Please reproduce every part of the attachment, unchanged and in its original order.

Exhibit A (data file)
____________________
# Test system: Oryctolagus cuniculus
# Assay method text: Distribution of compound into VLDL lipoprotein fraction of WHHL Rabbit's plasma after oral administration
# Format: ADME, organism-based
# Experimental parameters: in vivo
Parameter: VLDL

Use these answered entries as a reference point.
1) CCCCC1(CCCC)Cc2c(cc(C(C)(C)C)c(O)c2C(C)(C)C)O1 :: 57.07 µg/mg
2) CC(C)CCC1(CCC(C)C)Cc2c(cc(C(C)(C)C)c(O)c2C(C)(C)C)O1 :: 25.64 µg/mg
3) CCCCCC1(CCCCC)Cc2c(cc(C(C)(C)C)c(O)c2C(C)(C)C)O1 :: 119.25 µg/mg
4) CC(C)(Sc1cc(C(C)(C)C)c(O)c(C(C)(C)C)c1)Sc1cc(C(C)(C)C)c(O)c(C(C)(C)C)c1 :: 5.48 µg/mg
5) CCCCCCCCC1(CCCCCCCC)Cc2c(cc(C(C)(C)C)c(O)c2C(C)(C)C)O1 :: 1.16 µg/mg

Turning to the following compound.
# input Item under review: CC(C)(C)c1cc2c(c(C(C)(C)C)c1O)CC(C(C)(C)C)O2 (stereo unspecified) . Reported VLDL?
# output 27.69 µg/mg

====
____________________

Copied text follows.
# Test system: Oryctolagus cuniculus
# Assay method text: Distribution of compound into VLDL lipoprotein fraction of WHHL Rabbit's plasma after oral administration
# Format: ADME, organism-based
# Experimental parameters: in vivo
Parameter: VLDL

Use these answered entries as a reference point.
1) CCCCC1(CCCC)Cc2c(cc(C(C)(C)C)c(O)c2C(C)(C)C)O1 :: 57.07 µg/mg
2) CC(C)CCC1(CCC(C)C)Cc2c(cc(C(C)(C)C)c(O)c2C(C)(C)C)O1 :: 25.64 µg/mg
3) CCCCCC1(CCCCC)Cc2c(cc(C(C)(C)C)c(O)c2C(C)(C)C)O1 :: 119.25 µg/mg
4) CC(C)(Sc1cc(C(C)(C)C)c(O)c(C(C)(C)C)c1)Sc1cc(C(C)(C)C)c(O)c(C(C)(C)C)c1 :: 5.48 µg/mg
5) CCCCCCCCC1(CCCCCCCC)Cc2c(cc(C(C)(C)C)c(O)c2C(C)(C)C)O1 :: 1.16 µg/mg

Turning to the following compound.
# input Item under review: CC(C)(C)c1cc2c(c(C(C)(C)C)c1O)CC(C(C)(C)C)O2 (stereo unspecified) . Reported VLDL?
# output 27.69 µg/mg

====